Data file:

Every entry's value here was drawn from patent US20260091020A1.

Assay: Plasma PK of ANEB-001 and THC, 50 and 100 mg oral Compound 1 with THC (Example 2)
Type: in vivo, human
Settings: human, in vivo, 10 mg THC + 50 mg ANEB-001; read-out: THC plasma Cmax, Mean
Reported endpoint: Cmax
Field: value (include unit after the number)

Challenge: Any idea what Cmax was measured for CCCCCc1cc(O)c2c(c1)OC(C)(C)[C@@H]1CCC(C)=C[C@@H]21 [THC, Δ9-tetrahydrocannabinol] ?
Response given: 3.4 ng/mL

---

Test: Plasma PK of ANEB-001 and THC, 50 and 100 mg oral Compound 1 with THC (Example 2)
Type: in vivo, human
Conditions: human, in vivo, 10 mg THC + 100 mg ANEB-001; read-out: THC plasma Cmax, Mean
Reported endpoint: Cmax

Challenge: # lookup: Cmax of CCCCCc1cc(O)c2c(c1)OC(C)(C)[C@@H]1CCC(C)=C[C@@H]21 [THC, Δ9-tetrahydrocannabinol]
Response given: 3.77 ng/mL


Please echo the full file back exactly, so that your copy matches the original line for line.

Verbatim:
Every entry's value here was drawn from patent US20260091020A1.

Assay: Plasma PK of ANEB-001 and THC, 50 and 100 mg oral Compound 1 with THC (Example 2)
Type: in vivo, human
Settings: human, in vivo, 10 mg THC + 50 mg ANEB-001; read-out: THC plasma Cmax, Mean
Reported endpoint: Cmax
Field: value (include unit after the number)

Challenge: Any idea what Cmax was measured for CCCCCc1cc(O)c2c(c1)OC(C)(C)[C@@H]1CCC(C)=C[C@@H]21 [THC, Δ9-tetrahydrocannabinol] ?
Response given: 3.4 ng/mL

---

Test: Plasma PK of ANEB-001 and THC, 50 and 100 mg oral Compound 1 with THC (Example 2)
Type: in vivo, human
Conditions: human, in vivo, 10 mg THC + 100 mg ANEB-001; read-out: THC plasma Cmax, Mean
Reported endpoint: Cmax

Challenge: # lookup: Cmax of CCCCCc1cc(O)c2c(c1)OC(C)(C)[C@@H]1CCC(C)=C[C@@H]21 [THC, Δ9-tetrahydrocannabinol]
Response given: 3.77 ng/mL